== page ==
The stories follow a now-familiar theme, evoking sympathy for the victim and indignation calculated to spur political action.
The victim: an older couple’s family-owned restaurant, or a young inventor’s breakthrough tech start-up, or a small town’s general-merchandise store that’s beloved by generations of local residents.
What could be more unfair?
This narrative is driving one of the least understood but most insidious measures in the patent bills currently on their way to floor votes in the House and Senate: the so-called “covered customer stay” provision. In essence, “customer stay” allows a manufacturer to step in and take on accusations of patent infringement in court, shielding retailers, consumers and other “covered customers" whose own lawsuits would be “stayed" (or suspended) until the patent owner and manufacturer have sorted out their dispute.
Sounds like a solid solution. Except that it’s not. The “customer stay” language in the pending legislation could ravage intellectual property rights, while ironically causing more patent litigation instead of less. Not the kind of "two-for" we need for our patent system right now.
Misdirected patent litigation is a problem worth addressing, but the reform narrative is grossly overwrought and vastly exaggerated, yielding a correspondingly overbroad solution. The “customer stay” language in front of Congress uses a hazy definition of “customer” that encompasses everyone from the end-user of a technology to commercial entities up the supply chain all the way to the overseas manufacturers. Worse yet, the bills dictate a rigid application of “stay” by making it mandatory for judges.
If the current "customer stay" language becomes law, the maker of a patent-infringing product could easily evade accountability by arranging a network of overseas manufacturers to construct the infringing components, and then assemble the pieces. Such supply-chain positioning is easily manipulated.
Then, when the patent owner sues the product maker, each manufacturer could take turns stepping in to ask for a “stay” as it faces the patent owner in court – in far-flung legal venues, and with different, more complicated rules than a patent owner faces when simply suing a firm that sells an infringing product. Only after years of costly lawsuits against the upstream parts makers could the patent owner finally get her day in court over the alleged theft.
Most small businesses relying on their patents to bring in both investment and income could never survive this.
All the while, the infringer, which didn’t have to spend money on R&D to create the patented technology in the first place, could sell the product more cheaply than either the patent owner or rival manufacturers who rightfully pay to license the technology.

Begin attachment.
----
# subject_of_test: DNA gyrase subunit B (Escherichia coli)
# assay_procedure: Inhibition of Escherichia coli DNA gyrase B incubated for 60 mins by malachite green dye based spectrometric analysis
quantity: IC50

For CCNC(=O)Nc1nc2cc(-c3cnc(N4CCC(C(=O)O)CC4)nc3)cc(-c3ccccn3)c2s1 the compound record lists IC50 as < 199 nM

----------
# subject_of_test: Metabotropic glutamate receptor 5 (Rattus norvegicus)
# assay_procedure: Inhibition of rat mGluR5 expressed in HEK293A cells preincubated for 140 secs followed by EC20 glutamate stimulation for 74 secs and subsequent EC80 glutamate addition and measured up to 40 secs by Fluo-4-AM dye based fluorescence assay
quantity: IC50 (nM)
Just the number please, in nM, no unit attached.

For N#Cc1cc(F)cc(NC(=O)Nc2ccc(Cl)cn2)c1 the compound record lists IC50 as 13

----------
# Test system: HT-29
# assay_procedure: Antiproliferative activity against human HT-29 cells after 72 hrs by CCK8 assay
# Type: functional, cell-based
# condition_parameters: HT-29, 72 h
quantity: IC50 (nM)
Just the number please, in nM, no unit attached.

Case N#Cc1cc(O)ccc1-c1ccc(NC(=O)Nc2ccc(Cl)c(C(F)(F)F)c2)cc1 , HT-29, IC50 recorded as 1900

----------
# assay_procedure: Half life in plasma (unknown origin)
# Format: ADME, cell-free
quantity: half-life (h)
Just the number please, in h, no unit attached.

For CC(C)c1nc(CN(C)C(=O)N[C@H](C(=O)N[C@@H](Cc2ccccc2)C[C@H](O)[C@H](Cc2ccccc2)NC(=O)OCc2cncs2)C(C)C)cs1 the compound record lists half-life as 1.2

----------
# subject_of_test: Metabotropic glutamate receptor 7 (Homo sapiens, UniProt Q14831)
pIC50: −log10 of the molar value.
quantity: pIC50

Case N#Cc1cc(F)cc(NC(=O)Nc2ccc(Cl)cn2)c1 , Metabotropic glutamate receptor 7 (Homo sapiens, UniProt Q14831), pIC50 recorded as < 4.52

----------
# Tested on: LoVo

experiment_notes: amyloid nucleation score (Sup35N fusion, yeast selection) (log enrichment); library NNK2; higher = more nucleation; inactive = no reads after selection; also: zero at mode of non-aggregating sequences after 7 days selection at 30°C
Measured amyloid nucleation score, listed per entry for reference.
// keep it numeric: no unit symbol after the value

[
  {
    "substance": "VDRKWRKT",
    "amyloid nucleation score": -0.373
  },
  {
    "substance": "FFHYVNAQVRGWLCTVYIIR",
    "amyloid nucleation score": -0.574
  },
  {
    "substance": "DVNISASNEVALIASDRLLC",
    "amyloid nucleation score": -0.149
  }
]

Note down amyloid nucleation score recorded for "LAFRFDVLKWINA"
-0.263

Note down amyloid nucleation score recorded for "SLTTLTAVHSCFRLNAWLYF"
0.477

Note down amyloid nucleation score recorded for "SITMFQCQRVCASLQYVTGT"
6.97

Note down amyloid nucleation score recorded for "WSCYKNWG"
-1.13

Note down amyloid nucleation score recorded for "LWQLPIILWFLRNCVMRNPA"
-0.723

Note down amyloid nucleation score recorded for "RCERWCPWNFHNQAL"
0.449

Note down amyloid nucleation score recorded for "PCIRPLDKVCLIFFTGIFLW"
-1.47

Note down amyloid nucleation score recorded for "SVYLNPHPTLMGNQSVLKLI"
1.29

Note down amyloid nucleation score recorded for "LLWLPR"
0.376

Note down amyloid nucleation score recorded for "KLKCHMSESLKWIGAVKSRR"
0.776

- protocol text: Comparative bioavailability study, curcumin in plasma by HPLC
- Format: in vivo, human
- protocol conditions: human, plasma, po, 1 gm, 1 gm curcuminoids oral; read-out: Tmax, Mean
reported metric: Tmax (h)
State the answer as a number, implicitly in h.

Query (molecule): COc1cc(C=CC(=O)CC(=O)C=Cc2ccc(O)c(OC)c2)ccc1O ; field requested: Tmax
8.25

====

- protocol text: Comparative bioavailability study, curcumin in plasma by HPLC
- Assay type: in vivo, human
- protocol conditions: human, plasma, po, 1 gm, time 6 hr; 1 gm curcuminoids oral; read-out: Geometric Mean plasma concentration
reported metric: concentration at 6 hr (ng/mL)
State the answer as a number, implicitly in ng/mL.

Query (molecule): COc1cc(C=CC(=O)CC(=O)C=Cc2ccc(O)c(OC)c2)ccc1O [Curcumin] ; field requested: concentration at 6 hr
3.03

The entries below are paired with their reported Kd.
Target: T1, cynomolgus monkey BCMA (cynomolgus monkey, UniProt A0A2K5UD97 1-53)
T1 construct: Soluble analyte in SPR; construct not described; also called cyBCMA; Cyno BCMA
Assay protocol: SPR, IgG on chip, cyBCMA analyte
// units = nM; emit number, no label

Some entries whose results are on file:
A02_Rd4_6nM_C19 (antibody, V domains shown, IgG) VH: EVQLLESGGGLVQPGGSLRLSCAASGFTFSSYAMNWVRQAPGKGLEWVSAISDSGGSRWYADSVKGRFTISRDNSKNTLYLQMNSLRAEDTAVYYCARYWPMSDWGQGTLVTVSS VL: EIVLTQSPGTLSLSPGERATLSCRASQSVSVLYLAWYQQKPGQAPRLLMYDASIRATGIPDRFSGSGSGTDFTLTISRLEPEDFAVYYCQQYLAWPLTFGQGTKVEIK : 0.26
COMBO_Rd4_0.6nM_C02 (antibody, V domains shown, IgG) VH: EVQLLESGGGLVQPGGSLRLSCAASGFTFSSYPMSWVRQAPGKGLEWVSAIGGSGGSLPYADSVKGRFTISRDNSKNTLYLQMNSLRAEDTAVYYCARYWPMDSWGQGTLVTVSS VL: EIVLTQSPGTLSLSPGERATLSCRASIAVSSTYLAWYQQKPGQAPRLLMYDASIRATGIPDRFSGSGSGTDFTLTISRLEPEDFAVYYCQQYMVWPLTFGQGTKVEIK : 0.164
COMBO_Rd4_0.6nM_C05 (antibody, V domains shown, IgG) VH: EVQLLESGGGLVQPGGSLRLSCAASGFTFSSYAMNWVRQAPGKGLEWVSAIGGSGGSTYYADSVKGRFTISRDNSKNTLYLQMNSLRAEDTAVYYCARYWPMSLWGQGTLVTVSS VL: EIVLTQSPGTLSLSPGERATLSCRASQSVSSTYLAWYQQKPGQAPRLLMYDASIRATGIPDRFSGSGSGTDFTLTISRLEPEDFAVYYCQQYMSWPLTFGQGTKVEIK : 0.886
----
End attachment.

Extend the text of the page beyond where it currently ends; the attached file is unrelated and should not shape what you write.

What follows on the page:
The persecuted mom-and-pop operations used to justify the “customer stay” measures become unsympathetic when “mom” is a multinational conglomerate sourcing infringing goods from a manufacturing facility in China, no? Or how about when “pop” is a mobile retailer selling phones on which he has installed unlicensed software to undercut his competitors?
And what of the case where that mom and pop really are a mom-and-pop operation unfairly targeted by someone nefariously abusing the patent system?
“Customer stays” do make sense in such cases, and fortunately, courts already have the discretion to grant stays. For years, judges have “stayed” cases against "customers" while separate cases played out against manufacturers, the large majority of the time when asked, and the number of these “stays” has increased in the wake of a high profile 2014 decision by the U.S. Court of Appeals for the Federal Circuit.
The key to assuring proper use of the “stay” is discretion, and one of the biggest problems with the current legislation is that it takes decision-making in this area out of a judge’s hands. This is a recipe for recurring miscarriages of justice.
The other big problem with the "customer stay" provisions in front of Congress is the almost infinite meaning of “customer.” The legislation must narrowly limit “customer stays” for the true retailers and end-users who genuinely deserve our sympathy. The alternative is a system open to abuse far greater and wider than what’s envisioned by the worst accusations against today’s patent system.
Many patent reformers seem to forget: abuse goes both ways.
As the House and Senate rework the patent bills aimed at protecting victims of abusive patent litigation, legislators must remember as well to protect the millions of inventors of innovative technologies whose patent rights are their livelihood. Otherwise, these innovators will be the ones forced to close down.
Kappos is a lawyer with Cravath, Swaine & Moore. He served as the under secretary of Commerce for Intellectual Property and director of the United States Patent and Trademark Office (USPTO) from 2009 to 2013.